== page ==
Commissioners honor Wright, family
By LPR Staff
Accolades continue to pour in for the late Caldwell County Judge H.T. Wright and his family. On Monday, the Caldwell County Commissioners Court under the leadership of seated Judge Ronnie Duesterheft and Judge Pro Tem Joe I. Roland, made a touching presentation and offered a proclamation and plaque to Wright”s family, thanking
them for sharing their husband, father and grandfather with the residents of Caldwell County.
“The family of Judge Wright was his beacon of light, and made many sacrifices allowing Judge Wright to put in the countless hours of service to our community,” reads the proclamation, which was matted and framed beneath a photo of the Judge and the seals of two things he loved best – the US Marine Corps and Texas A&M University.
Wright”s widow, Joyce, and son, Terry, were on hand to accept the presentation, framed versions of which will be distributed to other members of the family.
While clearly touched, neither offered any comment beyond quiet thanks to the Court and the community.
After the presentation was made, the Court resumed with regular business, appointing a board of directors to serve the newly-formed Caldwell County Emergency Services District No. 2.
Duesterheft, who said he had been instrumental not only in the formation of the ESD, but in the recruitment of the volunteers to serve as directors, opted to introduce the nominees but abstain from any further discussion or voting on the measure.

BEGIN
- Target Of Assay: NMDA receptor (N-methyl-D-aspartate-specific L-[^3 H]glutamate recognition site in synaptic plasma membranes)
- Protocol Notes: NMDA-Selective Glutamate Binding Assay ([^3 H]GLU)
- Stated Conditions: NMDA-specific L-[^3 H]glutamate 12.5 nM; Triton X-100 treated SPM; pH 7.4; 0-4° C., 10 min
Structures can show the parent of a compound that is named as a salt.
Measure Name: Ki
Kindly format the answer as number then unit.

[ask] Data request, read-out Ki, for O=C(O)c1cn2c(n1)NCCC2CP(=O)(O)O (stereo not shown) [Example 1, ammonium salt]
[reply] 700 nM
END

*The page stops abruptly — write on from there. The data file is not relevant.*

The five appointed directors, who will serve as the governing body of the ESD until Jan. 2, 2011, are: David Childress, Jo Anne Germer, Bobby Barboza, Terri Pim and Tony Collins. They were voted unanimously by the four Commissioners, while Duesterheft abstained.
In other business, the County entered a contract with the law firm of Bickerstaff, Heath, Delgado and Acosta for services related to the possibility that Caldwell County will have to undergo redistricting after the 2010 Census is complete.
The contract, which will include not only research and recommendations, but also the creation of maps related to any potential redistricting, could cost as little as $3,200, but could be upwards of $15,000, depending on the needs of the county after the census is complete. Until that time, said Charles Kimbrough, an attorney with the firm who attended the meeting to discuss the issue with the Court, there is no way to tell what the needs will be.
Kimbrough said there could be cases and reasons in which redistricting would not be necessary, but said the chances were unlikely.
Bickerstaff, Heath, Delgado and Acosta was also hired by the City of Lockhart to oversee any redistricting that will be necessary within the city limits.
In brief news:
The Commissioners left the outdoor burning ban off, at the recommendation of Emergency Management Coordinator Jim Parker. Parker said the county is still safe, but that as temperatures climb and summer days become longer and drier, he expects that dangers will increase. He asked anyone engaging in outdoor burning to remember to be vigilant and keep water nearby.
They approved a resolution authorizing filing a grant with the Capital Area Council of Governments for a Solid Waste Enforcement Grant.
The panel approved requests from two property owners to allow the sale of portions of existing, platted tracts of land.
Attorney Ron Heggemeier presented information regarding open range laws within Caldwell County, citing several requests for such information in recent weeks. Briefly Heggemeier informed the Commissioners that the laws on the books in Caldwell County assign liability for most free-roaming animals to their owners, and that with limited exceptions, livestock is expected to be fenced.
The County paid bills in the amount of $370,173.99, which includes nearly $275,000 for the purchase of radio equipment through a grant program, $16,400.16 in indigent legal defense and $153.50 for indigent health care.
The Caldwell County Commissioners will meet next on June 14, 2010, at 9 a.m. in Room 100 of the Caldwell County Courthouse.